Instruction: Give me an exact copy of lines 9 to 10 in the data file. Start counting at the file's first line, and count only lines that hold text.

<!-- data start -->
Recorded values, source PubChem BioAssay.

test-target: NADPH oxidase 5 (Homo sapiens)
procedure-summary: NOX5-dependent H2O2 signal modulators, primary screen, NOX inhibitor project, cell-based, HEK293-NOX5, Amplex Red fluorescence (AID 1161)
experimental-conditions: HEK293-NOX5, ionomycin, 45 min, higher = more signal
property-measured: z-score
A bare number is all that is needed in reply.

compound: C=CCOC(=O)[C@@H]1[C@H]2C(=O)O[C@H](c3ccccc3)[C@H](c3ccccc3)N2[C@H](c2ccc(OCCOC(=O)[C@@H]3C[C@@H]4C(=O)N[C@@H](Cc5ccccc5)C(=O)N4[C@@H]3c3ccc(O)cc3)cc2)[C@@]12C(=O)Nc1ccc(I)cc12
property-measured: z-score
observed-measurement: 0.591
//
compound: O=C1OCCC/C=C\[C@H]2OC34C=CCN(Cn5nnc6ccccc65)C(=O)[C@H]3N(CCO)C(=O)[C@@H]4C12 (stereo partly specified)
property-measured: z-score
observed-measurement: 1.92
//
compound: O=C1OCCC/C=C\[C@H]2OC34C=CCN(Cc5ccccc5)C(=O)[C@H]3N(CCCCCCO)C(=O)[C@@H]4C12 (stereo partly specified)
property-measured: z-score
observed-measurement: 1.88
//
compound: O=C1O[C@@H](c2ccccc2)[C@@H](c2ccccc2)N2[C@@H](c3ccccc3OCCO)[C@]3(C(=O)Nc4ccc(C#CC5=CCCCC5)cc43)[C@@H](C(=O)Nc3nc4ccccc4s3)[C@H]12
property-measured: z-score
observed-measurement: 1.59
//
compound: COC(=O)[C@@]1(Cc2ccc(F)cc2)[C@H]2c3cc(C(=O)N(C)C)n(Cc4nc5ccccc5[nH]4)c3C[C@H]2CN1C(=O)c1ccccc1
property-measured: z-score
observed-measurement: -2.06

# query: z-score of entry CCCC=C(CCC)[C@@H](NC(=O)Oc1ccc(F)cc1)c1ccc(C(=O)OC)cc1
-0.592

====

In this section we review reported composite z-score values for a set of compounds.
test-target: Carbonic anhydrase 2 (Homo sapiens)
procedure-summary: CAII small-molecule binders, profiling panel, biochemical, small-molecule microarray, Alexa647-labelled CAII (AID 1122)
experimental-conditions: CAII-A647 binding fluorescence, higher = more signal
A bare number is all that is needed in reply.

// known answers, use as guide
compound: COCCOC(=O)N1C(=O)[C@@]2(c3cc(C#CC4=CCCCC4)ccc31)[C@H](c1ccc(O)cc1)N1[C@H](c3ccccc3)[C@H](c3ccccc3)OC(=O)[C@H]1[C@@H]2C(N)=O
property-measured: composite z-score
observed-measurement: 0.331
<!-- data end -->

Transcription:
observed-measurement: 0.591
//